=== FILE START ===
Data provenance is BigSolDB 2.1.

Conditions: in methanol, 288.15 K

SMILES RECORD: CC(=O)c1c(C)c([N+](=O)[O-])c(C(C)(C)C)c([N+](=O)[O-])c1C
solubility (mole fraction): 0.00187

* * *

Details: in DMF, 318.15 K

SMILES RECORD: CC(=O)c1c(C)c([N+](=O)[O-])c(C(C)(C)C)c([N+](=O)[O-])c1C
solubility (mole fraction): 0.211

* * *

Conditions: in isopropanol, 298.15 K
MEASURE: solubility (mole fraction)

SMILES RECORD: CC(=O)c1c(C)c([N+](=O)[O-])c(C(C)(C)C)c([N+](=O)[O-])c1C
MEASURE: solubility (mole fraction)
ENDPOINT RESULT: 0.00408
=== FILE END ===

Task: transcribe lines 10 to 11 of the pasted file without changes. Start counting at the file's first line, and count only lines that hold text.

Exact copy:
Conditions: in isopropanol, 298.15 K
MEASURE: solubility (mole fraction)